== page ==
9-11: History Is Being Made





Mr. Phelps is a professor of history at Ohio State University.

I have experienced varying states of feeling that other people around the world seem to have felt as well -- disbelief, helplessness, horror, sadness, flashbacks to my own premonitions on airlines, instantaneous desire to shelter my children, memories of my various periods lived in New York, worries for acquaintances, general horror.

I have great outrage at the attack on innocent civilian life, which I not only oppose on rational grounds as barbaric but have been viscerally shakenby, giving rise to emotions difficult to characterize or express.

I have also been trying to draw rational and calm conclusions from the welter of impressions and news, which is not easy to do, both because of my own limitations and the dimensions of the situation. (As a historian, I will just say that it is something to be living through this, the sort of national crisis we lecture about all the time but generally do not experience directly ourselves.)

I have been meditating a lot about how much of the left -- and here I guess I should make clear that I consider myself a socialist historian, not just a historian -- has been mistaken in discounting the seriousness of this problem. I can recall a certain sniggering in the 1980s about"terrorism," as if it were merely an invention of the military-industrial complex, a pretext for American interventionism. I intend eventually to go back and read some of Noam Chomsky's writings, which I remember as being more or less along those lines. I very much admire Chomsky, but I have a sinking sense that he and we who admire him were wrong on some elemental level about how the matter should be treated. I hope I am mistaken, and that when I reread it, the work proves more sophisticated than I remember it now. I do not deny that"terrorism" has been used, like" communism" before it, to justify endeavors that had more to do with the assertion of power than with self-preservation, but to say that obviously does not cover the terrain.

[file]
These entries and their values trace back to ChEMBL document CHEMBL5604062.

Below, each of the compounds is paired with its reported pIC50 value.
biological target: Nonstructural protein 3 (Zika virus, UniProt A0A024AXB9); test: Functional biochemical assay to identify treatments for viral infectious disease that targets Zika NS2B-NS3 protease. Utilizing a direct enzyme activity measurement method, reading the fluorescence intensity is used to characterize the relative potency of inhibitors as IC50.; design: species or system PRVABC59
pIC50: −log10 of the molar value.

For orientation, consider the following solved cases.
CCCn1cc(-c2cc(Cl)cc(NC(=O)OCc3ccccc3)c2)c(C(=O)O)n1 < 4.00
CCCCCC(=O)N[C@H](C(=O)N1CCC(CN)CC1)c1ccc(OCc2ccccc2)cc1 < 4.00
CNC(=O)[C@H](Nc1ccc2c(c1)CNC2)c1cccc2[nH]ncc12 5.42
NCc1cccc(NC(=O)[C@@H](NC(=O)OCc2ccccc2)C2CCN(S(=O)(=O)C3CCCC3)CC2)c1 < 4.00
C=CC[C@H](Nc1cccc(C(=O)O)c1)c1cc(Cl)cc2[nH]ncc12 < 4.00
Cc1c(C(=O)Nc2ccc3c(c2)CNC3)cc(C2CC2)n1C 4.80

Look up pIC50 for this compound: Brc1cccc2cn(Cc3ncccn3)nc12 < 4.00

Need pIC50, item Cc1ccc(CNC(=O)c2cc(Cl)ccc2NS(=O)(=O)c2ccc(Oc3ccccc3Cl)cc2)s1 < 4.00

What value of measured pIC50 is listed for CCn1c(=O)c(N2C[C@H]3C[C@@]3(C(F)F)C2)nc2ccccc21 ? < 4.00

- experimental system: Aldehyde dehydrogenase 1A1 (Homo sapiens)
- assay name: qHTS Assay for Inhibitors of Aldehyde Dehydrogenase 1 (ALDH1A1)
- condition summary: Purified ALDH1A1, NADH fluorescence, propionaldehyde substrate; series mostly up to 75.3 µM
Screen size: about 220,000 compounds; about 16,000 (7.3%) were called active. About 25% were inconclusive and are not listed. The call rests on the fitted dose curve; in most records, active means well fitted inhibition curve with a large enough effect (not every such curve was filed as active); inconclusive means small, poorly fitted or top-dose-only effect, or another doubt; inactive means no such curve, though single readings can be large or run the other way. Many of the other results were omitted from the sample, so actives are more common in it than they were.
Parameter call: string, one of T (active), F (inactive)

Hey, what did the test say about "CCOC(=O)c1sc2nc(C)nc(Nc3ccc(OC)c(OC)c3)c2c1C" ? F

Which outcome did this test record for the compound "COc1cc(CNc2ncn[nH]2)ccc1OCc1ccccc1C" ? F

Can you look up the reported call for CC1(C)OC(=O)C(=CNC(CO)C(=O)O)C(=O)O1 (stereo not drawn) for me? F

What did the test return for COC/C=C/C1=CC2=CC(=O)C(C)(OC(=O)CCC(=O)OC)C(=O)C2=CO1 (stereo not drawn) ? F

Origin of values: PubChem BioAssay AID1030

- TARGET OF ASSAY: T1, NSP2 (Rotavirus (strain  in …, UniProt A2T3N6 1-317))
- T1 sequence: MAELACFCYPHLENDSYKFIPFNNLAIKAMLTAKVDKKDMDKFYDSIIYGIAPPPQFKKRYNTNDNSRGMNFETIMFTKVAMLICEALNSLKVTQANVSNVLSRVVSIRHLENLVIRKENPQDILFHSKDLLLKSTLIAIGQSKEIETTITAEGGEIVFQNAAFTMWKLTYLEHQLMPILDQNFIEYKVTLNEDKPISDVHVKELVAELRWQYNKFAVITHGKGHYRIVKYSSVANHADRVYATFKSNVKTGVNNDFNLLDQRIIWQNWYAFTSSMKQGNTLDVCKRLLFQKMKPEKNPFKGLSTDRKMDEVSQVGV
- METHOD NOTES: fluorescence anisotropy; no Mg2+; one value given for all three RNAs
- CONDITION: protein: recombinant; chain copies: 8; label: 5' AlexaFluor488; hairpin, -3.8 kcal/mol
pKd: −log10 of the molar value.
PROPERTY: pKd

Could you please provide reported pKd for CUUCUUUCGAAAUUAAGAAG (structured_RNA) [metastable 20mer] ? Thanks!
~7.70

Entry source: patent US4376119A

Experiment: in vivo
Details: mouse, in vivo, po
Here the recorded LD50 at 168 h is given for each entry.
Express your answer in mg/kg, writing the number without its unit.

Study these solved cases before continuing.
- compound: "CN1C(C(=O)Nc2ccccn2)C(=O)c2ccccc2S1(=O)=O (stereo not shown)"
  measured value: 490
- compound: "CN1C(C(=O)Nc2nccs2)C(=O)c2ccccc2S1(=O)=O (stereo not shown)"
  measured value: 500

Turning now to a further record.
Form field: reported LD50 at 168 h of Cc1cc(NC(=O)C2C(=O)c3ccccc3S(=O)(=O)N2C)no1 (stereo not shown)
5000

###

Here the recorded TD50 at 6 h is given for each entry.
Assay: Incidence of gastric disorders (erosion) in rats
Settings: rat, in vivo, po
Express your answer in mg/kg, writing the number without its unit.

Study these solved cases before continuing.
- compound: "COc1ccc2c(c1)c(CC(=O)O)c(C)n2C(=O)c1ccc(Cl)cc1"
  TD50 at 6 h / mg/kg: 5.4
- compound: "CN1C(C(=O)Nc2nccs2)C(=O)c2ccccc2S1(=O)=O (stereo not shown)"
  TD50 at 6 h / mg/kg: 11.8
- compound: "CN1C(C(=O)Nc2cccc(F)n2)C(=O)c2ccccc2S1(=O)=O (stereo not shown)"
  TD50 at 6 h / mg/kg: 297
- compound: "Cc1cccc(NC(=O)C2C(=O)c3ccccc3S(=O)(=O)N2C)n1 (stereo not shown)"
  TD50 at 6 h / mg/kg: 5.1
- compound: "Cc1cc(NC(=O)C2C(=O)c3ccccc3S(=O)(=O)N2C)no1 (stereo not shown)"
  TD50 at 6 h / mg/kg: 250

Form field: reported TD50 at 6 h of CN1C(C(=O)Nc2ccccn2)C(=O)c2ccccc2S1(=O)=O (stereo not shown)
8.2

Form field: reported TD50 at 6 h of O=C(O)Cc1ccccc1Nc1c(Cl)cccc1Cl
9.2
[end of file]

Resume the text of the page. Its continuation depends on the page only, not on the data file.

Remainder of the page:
Still, I have a lot of reservations about the way the issue is being cast in the media and by Bush administration spokesmen, and by the direction of national response. I find the idea that"America is at war" to be on some level understandable; what transpired was a clear act of aggression, force, terror, and violence--all features of wars, messy as they always are. However, to speak of what is happening as"war" is also rather indiscriminate and openeneded. I am highly suspicious of wars framed for democracy and freedom, since most of them have produced the exact opposite effect (thinking domestically alone, witness the WWI-era crushing of the domestic left, the Cold War McCarthy factor, the COINTELPRO and Watergate outcomes of Vietnam, and global offenses running from the Congo to Chile not to mention Hiroshima and Manila). This rush to a patriotism that really represents intolerance and ignorance is, I fear, replicated in this web site's handling of the issue, including its baiting of anarchists in the title of a Woodrow Wilson text. I believe historians, whose calling demands a commitment to human history and not just national history, and whose craft requires an open intellectual environment, must hold civil liberties in the forefront of their thinking about the direction of national events in the coming months. Talk in Congress about a consolidation of the CIA, FBI, and NSA, and a massive expansion of their charges, worries me, not only because it will probably be funded by siphoning from the social security surplus but because historically those secret agencies have been used not only as instruments against criminals but against American dissenters exercising their Constitutional rights of protest and association.